Earlier this week, I appeared on Channel 5 News to speak about the government’s proposed ‘Stronger Towns fund’, a scheme aimed at boosting growth in disadvantaged areas after Brexit. In principle, I am very much supportive of additional funding for Sandwell and other areas like it, which have too often been overlooked in the spending priorities of successive governments. But I fear that this policy lacks the ambition required to make any difference to the problems that the government claims to be addressing.

Only £1.6 Billion has been committed to this fund-and even this will be spread out over 6 years, amounting to little more than £250 Million annually. This is small change in the context of a vast government budget which comes to over £800 Billion each year. It also does not come close to giving back the money that has been taken out of our communities over the past decade by cuts, which according to the Institute for Fiscal Studies, would require additional spending of £19 Billion a year to reverse.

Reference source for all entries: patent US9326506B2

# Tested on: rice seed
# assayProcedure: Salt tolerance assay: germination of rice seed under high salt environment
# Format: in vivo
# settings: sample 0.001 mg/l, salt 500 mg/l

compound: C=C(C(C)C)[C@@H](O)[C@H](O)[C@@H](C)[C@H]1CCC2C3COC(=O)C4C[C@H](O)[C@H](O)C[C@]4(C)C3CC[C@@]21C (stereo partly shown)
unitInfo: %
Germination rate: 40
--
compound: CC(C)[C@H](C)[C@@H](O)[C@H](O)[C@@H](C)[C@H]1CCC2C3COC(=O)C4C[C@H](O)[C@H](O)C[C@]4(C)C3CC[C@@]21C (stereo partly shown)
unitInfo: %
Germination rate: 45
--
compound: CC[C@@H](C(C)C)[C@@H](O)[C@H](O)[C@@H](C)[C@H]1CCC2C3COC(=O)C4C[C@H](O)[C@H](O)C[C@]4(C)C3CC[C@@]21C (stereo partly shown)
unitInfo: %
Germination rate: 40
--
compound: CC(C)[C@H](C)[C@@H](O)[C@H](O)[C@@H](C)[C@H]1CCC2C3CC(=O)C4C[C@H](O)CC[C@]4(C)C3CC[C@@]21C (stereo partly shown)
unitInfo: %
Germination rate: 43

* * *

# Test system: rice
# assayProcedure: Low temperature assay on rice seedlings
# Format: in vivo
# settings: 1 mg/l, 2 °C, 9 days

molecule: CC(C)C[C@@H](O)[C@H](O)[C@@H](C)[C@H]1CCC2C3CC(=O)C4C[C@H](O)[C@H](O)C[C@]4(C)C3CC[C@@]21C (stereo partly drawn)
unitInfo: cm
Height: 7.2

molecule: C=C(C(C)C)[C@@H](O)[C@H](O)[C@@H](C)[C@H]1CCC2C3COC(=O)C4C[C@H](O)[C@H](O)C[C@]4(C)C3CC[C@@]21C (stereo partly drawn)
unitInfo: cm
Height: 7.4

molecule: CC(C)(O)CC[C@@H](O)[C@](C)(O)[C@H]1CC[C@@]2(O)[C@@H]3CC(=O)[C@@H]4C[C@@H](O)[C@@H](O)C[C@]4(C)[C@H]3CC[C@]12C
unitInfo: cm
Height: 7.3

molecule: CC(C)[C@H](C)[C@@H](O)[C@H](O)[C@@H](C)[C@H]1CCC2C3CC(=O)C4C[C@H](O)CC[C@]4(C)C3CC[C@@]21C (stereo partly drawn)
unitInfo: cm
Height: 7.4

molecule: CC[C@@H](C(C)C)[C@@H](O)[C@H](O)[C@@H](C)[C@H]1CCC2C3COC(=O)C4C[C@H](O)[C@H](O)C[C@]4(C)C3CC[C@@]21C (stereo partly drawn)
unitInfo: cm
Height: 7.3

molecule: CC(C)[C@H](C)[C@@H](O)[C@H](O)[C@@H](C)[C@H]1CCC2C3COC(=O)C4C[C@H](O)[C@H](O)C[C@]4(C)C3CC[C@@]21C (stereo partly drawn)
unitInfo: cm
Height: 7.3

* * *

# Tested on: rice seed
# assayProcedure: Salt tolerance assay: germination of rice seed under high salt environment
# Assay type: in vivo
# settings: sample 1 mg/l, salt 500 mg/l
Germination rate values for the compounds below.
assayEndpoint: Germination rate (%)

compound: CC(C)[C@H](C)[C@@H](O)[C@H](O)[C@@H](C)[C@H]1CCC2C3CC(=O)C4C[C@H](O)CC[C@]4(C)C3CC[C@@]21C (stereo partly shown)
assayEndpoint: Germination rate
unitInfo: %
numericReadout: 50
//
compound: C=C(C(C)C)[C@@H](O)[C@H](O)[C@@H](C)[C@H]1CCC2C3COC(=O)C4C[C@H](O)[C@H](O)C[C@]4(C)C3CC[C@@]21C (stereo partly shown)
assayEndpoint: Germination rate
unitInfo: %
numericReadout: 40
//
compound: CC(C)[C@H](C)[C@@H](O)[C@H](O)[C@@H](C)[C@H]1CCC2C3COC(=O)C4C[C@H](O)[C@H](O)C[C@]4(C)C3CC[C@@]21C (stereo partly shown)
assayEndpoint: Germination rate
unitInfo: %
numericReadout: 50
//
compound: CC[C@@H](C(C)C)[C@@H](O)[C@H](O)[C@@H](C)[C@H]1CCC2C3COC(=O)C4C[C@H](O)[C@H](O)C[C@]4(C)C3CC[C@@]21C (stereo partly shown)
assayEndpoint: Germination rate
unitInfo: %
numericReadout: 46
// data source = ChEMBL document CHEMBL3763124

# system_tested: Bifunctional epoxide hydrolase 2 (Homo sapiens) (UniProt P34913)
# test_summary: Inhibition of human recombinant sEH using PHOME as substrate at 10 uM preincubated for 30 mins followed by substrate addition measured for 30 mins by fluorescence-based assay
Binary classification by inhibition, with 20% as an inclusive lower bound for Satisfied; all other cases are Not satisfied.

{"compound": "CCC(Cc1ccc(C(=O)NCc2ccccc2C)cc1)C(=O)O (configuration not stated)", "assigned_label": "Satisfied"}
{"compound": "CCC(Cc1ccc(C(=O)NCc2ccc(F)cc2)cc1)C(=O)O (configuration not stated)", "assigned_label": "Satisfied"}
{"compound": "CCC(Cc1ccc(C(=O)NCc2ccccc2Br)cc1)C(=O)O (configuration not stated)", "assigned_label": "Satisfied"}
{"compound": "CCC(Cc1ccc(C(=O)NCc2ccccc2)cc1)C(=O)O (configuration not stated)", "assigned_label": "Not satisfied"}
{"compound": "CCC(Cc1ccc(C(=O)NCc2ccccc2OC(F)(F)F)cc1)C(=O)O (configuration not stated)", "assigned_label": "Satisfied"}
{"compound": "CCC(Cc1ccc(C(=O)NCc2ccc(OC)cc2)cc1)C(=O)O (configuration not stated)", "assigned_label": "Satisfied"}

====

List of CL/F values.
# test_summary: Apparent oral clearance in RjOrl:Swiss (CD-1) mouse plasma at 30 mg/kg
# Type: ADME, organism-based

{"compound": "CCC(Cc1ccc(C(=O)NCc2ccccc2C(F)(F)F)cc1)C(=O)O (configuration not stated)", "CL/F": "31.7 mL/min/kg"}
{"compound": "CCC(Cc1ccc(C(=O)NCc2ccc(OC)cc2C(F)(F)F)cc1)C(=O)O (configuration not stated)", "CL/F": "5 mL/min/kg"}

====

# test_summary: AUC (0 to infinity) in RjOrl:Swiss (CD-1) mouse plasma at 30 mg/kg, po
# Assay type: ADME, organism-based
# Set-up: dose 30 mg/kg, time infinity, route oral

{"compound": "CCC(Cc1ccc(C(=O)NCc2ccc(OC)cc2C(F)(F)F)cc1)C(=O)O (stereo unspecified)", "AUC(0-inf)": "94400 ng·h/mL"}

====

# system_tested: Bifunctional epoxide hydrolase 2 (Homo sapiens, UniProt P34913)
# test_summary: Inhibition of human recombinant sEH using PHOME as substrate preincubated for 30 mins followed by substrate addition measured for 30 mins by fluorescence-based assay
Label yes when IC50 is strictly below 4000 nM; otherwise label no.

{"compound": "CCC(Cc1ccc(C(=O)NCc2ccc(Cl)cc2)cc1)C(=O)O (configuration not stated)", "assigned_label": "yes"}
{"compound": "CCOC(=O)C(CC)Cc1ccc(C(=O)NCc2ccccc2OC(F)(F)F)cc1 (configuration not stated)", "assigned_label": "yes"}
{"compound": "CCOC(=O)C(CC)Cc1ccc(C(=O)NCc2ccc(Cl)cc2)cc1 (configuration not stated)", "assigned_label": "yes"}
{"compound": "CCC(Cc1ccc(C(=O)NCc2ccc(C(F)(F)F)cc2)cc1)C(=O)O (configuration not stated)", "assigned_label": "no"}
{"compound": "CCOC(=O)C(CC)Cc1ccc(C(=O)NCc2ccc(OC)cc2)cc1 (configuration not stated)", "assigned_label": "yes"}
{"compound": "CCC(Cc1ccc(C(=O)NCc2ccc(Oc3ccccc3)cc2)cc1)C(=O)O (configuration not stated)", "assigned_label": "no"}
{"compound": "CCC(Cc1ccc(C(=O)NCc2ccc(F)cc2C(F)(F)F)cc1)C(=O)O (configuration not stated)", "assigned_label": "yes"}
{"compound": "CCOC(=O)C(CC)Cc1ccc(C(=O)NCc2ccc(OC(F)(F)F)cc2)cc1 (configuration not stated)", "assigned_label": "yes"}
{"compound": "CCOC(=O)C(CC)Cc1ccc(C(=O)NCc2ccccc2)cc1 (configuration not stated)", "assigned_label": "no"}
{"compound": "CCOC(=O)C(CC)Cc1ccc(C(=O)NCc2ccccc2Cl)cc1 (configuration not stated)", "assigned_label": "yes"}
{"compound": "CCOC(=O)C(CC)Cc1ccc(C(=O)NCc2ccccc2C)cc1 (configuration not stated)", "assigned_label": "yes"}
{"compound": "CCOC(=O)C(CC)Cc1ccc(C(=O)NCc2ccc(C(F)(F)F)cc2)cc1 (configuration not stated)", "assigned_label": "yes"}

Things are little better when you look at the local figures. An average spend of only £35 Million a year has been allocated to the entire West Midlands region as part of this fund. To put this in context, it is worth pointing out that David Jamieson, the Police and Crime Commissioner for the West Midlands metropolitan county, has said that our Police Force needs £85 Million is needed to get to grips with rising crime- a threat which has reared its head frequently in the last few weeks, with tragic consequences. Separately, schools had a funding shortfall of £226 Million across the entire West Midlands region, and £18.4 Million in Sandwell alone.

Investing in communities that have been falling behind economically should be one of the first priorities of this government-but instead, what we seem to be getting is a derisory sum than is more aimed at rescuing the Prime Minister from a second humiliating defeat on her Brexit deal next week than ensuring the prosperity of towns such as Wednesbury, Oldbury, and Tipton.

 

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